About the Show:

Cézanne and Beyond, a singular jewel of an exhibition, illustrates the influence that Paul Cézanne's (1839-1906) work had on a handful of his contemporaries, many artists in the next generation, and nearly every person who has taken a paintbrush to canvas after that point. Cézanne held no aspirations to become the "Father of Modern Art," but 40 oils and 20 of his watercolors and drawings, here juxtaposed amongst some 90 works by other artists, clearly demonstrate the phenomenal impact his composition and coloring had on visual art from his time until now--and, indeed, for the foreseeable future.

Cézanne and Beyond was organized by by Joseph J. Rishel, The Gisela and Dennis Alter Curator of European Painting before 1900, in collaboration with a stellar group of his Philadelphia Museum of Art colleagues. Works on display were drawn from public and private collections around the world. The Philadelphia Museum of Art is the sole venue for Cézanne and Beyond.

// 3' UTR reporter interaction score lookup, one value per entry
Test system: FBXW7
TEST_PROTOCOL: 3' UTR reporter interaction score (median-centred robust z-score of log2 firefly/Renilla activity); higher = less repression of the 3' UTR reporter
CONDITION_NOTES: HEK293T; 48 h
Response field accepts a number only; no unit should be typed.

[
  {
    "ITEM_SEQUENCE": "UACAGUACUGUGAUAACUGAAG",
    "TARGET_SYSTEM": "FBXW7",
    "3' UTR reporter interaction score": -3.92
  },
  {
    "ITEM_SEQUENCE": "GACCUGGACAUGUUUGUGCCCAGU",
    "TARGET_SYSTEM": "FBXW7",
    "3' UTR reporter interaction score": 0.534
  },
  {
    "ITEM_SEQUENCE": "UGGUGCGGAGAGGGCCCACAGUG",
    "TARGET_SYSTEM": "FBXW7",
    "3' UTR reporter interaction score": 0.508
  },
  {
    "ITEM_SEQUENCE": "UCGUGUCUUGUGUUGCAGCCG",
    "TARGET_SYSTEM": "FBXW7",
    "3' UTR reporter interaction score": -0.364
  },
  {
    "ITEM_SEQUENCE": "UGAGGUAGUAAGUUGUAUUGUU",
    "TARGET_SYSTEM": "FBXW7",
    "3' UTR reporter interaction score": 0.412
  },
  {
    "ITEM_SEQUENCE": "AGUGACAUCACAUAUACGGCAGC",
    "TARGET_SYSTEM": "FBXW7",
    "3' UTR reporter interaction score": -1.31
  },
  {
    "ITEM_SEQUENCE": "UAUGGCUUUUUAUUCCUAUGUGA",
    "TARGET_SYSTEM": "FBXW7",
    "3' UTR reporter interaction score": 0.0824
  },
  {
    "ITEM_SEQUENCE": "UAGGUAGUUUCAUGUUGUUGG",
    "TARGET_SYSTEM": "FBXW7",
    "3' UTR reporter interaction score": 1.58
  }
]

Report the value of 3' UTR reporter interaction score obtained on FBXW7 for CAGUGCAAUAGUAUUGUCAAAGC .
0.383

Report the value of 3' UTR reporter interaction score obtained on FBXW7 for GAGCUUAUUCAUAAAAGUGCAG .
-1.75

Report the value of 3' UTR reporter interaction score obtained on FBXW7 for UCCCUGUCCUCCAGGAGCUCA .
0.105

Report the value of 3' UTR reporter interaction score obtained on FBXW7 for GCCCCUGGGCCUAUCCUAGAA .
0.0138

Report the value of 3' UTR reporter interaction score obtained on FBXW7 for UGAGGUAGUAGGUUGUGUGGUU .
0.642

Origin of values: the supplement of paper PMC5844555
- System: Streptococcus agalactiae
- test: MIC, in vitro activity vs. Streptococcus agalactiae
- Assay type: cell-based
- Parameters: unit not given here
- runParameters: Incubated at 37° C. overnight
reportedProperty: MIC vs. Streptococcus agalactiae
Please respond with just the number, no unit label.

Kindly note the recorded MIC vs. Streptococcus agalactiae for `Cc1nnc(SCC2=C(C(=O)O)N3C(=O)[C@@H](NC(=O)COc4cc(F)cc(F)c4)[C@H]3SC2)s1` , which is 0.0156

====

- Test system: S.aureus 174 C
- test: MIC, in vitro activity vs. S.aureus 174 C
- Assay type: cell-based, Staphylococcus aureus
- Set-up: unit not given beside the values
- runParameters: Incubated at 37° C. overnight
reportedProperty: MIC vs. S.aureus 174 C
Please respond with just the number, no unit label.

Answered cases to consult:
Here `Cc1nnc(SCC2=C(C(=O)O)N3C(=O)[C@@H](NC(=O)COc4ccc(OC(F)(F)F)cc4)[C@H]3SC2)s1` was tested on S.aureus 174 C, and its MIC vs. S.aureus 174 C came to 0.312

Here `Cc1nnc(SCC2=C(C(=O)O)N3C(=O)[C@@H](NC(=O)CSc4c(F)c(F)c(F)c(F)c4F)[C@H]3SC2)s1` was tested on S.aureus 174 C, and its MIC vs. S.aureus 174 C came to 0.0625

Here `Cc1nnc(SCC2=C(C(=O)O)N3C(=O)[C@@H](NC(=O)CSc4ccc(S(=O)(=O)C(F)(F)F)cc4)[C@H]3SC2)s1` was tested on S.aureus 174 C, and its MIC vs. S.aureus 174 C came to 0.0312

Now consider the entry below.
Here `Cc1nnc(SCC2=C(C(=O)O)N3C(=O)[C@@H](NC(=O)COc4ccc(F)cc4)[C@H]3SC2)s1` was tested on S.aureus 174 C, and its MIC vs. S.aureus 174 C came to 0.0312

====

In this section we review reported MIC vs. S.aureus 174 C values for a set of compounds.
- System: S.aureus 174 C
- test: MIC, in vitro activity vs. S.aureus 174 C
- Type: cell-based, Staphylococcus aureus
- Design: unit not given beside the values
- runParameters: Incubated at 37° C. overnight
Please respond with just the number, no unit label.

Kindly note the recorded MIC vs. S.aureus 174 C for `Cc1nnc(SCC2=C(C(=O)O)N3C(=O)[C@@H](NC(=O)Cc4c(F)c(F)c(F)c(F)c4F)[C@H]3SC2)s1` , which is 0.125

08
of 31

Mont Sainte-Victoire, ca. 1902

© The Henry and Rose Pearlman Foundation, Inc.; used with permission
Paul Cézanne (French, 1839-1906) Paul Cézanne (French, 1839-1906). Mont Sainte-Victoire, ca. 1902. Oil on canvas. 33 x 25 5/8 in. (83.8 x 65.1 cm). On long-term loan to the Princeton University Art Museum. © The Henry and Rose Pearlman Foundation, Inc.


About the Show:

Cézanne and Beyond, a singular jewel of an exhibition, illustrates the influence that Paul Cézanne's (1839-1906) work had on a handful of his contemporaries, many artists in the next generation, and nearly every person who has taken a paintbrush to canvas after that point. Cézanne held no aspirations to become the "Father of Modern Art," but 40 oils and 20 of his watercolors and drawings, here juxtaposed amongst some 90 works by other artists, clearly demonstrate the phenomenal impact his composition and coloring had on visual art from his time until now--and, indeed, for the foreseeable future.